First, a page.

Preservation at Old Farm Nursery

Meanwhile, the Murphys tidied up the property in Lakeville, preserving the land’s connections with its agricultural roots. The barns, silo, and surrounding fields that serve as a common denominator between the nursery and home remained intact, while the nursery sprouted up in the shadow of the property’s agricultural past. Gradually and thoughtfully (although every move is open to tweaking for a landscape designer), Judy began to weave her design aesthetic into the land. Back when cherry-picking prime plants for her own garden was not an option for a couple starting a new business, Judy saved damaged and unsold leftovers at the end of the season. All those beautifully imperfect rescued trees and shrubs recovered to eventually compose a scene with just the right ratio of simplicity and sophistication.

The first full-fledged garden (beyond a vegetable bed and road screening) was nothing more than a fenced area beside the house where the Murphy’s children could safely play. When they outgrew the space, Judy removed a length of pickets, and it became a white garden with dwarf white crabapples marching down the beds underplanted with a perky parade of white-edged hostas, white tulips, Leucojum, and white pansies followed by poppies, baptisia, irises, peonies, lilies, daisies, and asters as the season progresses. That monochromatic exploration was the beginning of the garden’s expansion and evolution.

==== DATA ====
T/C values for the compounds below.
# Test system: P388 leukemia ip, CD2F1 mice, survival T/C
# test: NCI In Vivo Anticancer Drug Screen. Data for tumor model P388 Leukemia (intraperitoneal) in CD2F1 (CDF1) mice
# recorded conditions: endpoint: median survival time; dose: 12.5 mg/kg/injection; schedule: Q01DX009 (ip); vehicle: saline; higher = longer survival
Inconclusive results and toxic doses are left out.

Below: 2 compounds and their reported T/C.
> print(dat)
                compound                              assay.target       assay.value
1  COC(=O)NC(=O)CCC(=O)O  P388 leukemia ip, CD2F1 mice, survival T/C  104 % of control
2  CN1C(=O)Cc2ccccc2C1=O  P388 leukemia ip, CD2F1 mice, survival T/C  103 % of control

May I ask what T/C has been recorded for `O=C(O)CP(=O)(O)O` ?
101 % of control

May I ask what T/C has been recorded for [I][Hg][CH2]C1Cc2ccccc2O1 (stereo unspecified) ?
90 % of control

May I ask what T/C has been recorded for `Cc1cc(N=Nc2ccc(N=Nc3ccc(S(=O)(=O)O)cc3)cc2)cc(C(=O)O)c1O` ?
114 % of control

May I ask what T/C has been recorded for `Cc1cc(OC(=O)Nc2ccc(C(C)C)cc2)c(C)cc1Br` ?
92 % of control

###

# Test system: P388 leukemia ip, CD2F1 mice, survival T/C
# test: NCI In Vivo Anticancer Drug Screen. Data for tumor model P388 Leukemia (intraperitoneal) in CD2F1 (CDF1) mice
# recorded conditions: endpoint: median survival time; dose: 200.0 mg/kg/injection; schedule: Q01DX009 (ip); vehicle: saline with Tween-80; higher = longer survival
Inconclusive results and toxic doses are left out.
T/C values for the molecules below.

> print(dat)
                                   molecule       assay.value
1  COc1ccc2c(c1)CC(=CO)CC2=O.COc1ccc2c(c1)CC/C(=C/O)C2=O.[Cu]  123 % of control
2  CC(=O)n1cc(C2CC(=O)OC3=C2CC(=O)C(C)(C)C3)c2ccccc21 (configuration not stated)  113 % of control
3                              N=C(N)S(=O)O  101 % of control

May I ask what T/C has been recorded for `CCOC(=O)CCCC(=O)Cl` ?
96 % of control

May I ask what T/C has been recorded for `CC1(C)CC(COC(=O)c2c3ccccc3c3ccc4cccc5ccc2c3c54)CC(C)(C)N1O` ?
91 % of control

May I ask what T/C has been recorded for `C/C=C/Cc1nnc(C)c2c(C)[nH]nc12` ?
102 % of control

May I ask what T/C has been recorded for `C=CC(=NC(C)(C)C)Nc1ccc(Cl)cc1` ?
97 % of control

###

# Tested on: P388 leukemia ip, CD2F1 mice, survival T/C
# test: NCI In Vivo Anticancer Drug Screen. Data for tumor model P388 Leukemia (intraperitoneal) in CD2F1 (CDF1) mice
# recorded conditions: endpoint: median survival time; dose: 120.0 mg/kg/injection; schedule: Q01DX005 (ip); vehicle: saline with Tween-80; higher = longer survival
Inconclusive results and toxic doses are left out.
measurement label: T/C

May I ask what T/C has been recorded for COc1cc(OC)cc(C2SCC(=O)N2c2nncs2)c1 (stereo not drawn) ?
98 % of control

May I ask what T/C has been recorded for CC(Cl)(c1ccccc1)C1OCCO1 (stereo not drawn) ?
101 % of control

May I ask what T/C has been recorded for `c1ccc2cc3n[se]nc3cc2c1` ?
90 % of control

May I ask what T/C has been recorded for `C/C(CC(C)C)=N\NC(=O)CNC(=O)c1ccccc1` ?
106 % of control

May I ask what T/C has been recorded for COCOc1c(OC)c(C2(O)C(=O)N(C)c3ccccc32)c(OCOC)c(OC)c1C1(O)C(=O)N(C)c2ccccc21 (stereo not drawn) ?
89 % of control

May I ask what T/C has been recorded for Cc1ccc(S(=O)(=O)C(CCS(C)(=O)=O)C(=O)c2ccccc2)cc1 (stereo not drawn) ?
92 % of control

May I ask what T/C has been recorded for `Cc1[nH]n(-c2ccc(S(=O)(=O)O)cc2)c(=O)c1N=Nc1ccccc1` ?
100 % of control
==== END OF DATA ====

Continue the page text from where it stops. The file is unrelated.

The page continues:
Judy continued to experiment with landscape design ideas and pursued whimsies that might be a tad too funky for clients. Her garden now moves from red borders to purple beds, and woodland walks lead to sun-drenched vistas. “This is a very New England
aesthetic,” Judy says. Honoring the simplicity of the place, she unleashed her awareness of up-and-coming design principles harvested from visiting gardens throughout the world. The garden is an intimate laboratory where she can preview plants, concepts, and combinations.“I don’t see these gardens as being deeply serious,” she comments. “They don’t need to be perfect because the rural context is not perfect. They are playful and personal statements.”